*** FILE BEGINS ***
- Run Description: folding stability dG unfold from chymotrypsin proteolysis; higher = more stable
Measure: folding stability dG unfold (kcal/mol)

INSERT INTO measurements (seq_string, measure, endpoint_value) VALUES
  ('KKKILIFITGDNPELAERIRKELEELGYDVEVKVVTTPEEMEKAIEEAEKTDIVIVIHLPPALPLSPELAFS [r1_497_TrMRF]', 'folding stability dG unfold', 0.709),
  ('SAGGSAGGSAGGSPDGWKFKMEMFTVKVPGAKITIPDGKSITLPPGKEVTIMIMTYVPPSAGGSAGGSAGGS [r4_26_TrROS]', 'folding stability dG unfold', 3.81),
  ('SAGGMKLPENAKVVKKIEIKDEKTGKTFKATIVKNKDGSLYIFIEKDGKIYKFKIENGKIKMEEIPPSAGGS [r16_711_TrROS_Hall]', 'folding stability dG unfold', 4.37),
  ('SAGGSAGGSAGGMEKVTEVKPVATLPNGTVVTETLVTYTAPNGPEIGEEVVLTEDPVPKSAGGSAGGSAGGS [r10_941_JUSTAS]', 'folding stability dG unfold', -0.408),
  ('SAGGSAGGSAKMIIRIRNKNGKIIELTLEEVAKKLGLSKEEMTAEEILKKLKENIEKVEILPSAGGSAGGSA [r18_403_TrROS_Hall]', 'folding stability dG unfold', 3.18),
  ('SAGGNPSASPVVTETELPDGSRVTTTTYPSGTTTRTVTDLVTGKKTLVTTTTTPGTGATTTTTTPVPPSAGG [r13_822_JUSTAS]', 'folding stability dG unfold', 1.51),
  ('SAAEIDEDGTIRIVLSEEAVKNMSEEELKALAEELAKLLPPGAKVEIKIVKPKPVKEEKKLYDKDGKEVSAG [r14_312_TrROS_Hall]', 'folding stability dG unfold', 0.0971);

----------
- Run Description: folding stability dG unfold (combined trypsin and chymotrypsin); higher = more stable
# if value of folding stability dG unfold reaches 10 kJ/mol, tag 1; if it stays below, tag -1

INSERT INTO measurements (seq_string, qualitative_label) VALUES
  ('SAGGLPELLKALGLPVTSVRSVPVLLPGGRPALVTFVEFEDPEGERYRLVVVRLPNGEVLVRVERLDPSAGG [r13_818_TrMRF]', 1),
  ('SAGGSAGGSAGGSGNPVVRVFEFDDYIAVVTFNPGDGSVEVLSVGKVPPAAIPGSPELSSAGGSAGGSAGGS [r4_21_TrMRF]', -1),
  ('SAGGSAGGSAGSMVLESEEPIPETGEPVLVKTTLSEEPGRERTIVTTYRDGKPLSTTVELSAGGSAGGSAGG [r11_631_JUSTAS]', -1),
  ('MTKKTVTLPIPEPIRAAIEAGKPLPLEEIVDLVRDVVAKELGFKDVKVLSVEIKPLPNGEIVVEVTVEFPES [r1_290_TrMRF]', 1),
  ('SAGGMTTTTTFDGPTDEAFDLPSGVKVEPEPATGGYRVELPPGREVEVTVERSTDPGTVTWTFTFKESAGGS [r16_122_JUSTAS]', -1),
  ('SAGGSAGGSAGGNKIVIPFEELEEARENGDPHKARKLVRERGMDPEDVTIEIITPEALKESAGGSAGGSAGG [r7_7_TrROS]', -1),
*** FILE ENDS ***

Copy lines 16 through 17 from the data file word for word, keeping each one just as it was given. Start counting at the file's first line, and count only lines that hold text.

  ('SAGGSAGGSAGGSGNPVVRVFEFDDYIAVVTFNPGDGSVEVLSVGKVPPAAIPGSPELSSAGGSAGGSAGGS [r4_21_TrMRF]', -1),
  ('SAGGSAGGSAGSMVLESEEPIPETGEPVLVKTTLSEEPGRERTIVTTYRDGKPLSTTVELSAGGSAGGSAGG [r11_631_JUSTAS]', -1),